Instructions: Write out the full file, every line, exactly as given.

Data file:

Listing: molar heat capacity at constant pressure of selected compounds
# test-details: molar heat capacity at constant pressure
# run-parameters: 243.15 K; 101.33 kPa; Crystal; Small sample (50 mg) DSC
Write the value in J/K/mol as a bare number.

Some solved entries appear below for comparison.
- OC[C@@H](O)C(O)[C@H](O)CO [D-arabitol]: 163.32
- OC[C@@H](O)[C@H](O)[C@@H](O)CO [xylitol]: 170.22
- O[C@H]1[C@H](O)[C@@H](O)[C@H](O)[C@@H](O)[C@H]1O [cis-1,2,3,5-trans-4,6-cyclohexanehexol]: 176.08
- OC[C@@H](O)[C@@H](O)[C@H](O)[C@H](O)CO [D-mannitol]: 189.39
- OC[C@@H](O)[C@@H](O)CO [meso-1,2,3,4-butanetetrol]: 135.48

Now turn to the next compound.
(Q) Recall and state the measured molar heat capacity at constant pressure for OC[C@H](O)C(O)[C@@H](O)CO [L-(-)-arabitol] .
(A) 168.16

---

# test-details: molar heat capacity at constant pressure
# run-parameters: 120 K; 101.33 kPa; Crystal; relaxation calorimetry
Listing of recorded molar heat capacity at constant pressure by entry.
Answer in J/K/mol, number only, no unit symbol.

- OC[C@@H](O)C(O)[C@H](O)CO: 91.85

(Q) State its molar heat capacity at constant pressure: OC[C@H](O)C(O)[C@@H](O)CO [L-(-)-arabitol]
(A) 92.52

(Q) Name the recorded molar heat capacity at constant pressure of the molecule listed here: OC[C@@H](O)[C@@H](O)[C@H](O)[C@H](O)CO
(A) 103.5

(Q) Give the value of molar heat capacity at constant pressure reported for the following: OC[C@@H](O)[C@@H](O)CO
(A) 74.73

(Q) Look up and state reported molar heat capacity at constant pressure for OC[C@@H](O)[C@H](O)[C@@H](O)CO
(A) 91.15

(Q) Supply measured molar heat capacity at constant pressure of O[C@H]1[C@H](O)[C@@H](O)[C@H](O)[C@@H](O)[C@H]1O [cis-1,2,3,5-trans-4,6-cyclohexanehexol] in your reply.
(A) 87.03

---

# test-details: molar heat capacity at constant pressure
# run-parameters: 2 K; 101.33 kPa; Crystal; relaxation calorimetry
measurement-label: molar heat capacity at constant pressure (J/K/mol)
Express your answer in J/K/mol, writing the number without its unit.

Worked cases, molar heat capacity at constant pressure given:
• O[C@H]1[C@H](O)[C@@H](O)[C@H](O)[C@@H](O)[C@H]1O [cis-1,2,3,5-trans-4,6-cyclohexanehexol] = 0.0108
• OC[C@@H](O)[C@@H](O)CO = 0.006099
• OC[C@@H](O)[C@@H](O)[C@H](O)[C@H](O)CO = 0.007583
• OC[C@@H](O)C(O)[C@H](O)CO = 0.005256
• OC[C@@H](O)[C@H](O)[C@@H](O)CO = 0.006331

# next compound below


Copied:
Listing: molar heat capacity at constant pressure of selected compounds
# test-details: molar heat capacity at constant pressure
# run-parameters: 243.15 K; 101.33 kPa; Crystal; Small sample (50 mg) DSC
Write the value in J/K/mol as a bare number.

Some solved entries appear below for comparison.
- OC[C@@H](O)C(O)[C@H](O)CO [D-arabitol]: 163.32
- OC[C@@H](O)[C@H](O)[C@@H](O)CO [xylitol]: 170.22
- O[C@H]1[C@H](O)[C@@H](O)[C@H](O)[C@@H](O)[C@H]1O [cis-1,2,3,5-trans-4,6-cyclohexanehexol]: 176.08
- OC[C@@H](O)[C@@H](O)[C@H](O)[C@H](O)CO [D-mannitol]: 189.39
- OC[C@@H](O)[C@@H](O)CO [meso-1,2,3,4-butanetetrol]: 135.48

Now turn to the next compound.
(Q) Recall and state the measured molar heat capacity at constant pressure for OC[C@H](O)C(O)[C@@H](O)CO [L-(-)-arabitol] .
(A) 168.16

---

# test-details: molar heat capacity at constant pressure
# run-parameters: 120 K; 101.33 kPa; Crystal; relaxation calorimetry
Listing of recorded molar heat capacity at constant pressure by entry.
Answer in J/K/mol, number only, no unit symbol.

- OC[C@@H](O)C(O)[C@H](O)CO: 91.85

(Q) State its molar heat capacity at constant pressure: OC[C@H](O)C(O)[C@@H](O)CO [L-(-)-arabitol]
(A) 92.52

(Q) Name the recorded molar heat capacity at constant pressure of the molecule listed here: OC[C@@H](O)[C@@H](O)[C@H](O)[C@H](O)CO
(A) 103.5

(Q) Give the value of molar heat capacity at constant pressure reported for the following: OC[C@@H](O)[C@@H](O)CO
(A) 74.73

(Q) Look up and state reported molar heat capacity at constant pressure for OC[C@@H](O)[C@H](O)[C@@H](O)CO
(A) 91.15

(Q) Supply measured molar heat capacity at constant pressure of O[C@H]1[C@H](O)[C@@H](O)[C@H](O)[C@@H](O)[C@H]1O [cis-1,2,3,5-trans-4,6-cyclohexanehexol] in your reply.
(A) 87.03

---

# test-details: molar heat capacity at constant pressure
# run-parameters: 2 K; 101.33 kPa; Crystal; relaxation calorimetry
measurement-label: molar heat capacity at constant pressure (J/K/mol)
Express your answer in J/K/mol, writing the number without its unit.

Worked cases, molar heat capacity at constant pressure given:
• O[C@H]1[C@H](O)[C@@H](O)[C@H](O)[C@@H](O)[C@H]1O [cis-1,2,3,5-trans-4,6-cyclohexanehexol] = 0.0108
• OC[C@@H](O)[C@@H](O)CO = 0.006099
• OC[C@@H](O)[C@@H](O)[C@H](O)[C@H](O)CO = 0.007583
• OC[C@@H](O)C(O)[C@H](O)CO = 0.005256
• OC[C@@H](O)[C@H](O)[C@@H](O)CO = 0.006331

# next compound below